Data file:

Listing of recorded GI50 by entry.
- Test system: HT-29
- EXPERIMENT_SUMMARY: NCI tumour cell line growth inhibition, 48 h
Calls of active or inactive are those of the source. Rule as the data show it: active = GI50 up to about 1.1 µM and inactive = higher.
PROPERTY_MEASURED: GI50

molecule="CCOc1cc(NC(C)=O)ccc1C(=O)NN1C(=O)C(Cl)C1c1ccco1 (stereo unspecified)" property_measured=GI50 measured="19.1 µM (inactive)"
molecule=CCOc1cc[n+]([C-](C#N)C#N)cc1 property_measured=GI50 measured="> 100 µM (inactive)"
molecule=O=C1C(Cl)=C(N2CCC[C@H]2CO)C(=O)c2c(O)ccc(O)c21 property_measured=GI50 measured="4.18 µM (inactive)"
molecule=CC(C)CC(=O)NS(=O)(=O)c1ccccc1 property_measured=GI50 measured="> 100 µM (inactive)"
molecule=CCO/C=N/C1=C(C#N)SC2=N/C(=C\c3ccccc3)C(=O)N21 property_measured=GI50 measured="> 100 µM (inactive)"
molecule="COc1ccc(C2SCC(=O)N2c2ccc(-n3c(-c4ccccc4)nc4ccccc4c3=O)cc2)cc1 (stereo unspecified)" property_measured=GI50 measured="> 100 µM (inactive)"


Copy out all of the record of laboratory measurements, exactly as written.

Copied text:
Listing of recorded GI50 by entry.
- Test system: HT-29
- EXPERIMENT_SUMMARY: NCI tumour cell line growth inhibition, 48 h
Calls of active or inactive are those of the source. Rule as the data show it: active = GI50 up to about 1.1 µM and inactive = higher.
PROPERTY_MEASURED: GI50

molecule="CCOc1cc(NC(C)=O)ccc1C(=O)NN1C(=O)C(Cl)C1c1ccco1 (stereo unspecified)" property_measured=GI50 measured="19.1 µM (inactive)"
molecule=CCOc1cc[n+]([C-](C#N)C#N)cc1 property_measured=GI50 measured="> 100 µM (inactive)"
molecule=O=C1C(Cl)=C(N2CCC[C@H]2CO)C(=O)c2c(O)ccc(O)c21 property_measured=GI50 measured="4.18 µM (inactive)"
molecule=CC(C)CC(=O)NS(=O)(=O)c1ccccc1 property_measured=GI50 measured="> 100 µM (inactive)"
molecule=CCO/C=N/C1=C(C#N)SC2=N/C(=C\c3ccccc3)C(=O)N21 property_measured=GI50 measured="> 100 µM (inactive)"
molecule="COc1ccc(C2SCC(=O)N2c2ccc(-n3c(-c4ccccc4)nc4ccccc4c3=O)cc2)cc1 (stereo unspecified)" property_measured=GI50 measured="> 100 µM (inactive)"